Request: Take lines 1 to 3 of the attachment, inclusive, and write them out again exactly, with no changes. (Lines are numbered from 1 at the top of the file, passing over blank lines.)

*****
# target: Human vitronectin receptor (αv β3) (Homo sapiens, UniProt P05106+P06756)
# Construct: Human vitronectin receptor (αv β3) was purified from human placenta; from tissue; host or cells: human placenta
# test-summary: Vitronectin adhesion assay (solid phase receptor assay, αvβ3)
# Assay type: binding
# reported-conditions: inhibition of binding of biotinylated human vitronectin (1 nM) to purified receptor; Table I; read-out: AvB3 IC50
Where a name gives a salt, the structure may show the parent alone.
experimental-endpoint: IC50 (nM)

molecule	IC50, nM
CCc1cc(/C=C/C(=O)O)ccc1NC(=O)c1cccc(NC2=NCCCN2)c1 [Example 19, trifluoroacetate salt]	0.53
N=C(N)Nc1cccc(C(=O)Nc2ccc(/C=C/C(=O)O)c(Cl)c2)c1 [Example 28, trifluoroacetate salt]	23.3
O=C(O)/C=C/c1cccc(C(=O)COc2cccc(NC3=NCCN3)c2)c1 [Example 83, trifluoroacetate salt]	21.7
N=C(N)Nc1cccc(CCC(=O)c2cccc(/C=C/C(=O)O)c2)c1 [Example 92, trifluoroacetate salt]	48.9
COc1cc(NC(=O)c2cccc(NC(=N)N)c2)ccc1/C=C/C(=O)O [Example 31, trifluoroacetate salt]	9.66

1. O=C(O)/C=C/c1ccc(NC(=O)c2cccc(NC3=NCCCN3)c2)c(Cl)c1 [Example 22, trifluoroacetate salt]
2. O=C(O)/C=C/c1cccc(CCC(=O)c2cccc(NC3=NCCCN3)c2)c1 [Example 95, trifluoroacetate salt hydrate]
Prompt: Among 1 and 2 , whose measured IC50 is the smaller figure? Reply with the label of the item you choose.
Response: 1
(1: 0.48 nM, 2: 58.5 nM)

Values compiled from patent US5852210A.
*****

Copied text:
# target: Human vitronectin receptor (αv β3) (Homo sapiens, UniProt P05106+P06756)
# Construct: Human vitronectin receptor (αv β3) was purified from human placenta; from tissue; host or cells: human placenta
# test-summary: Vitronectin adhesion assay (solid phase receptor assay, αvβ3)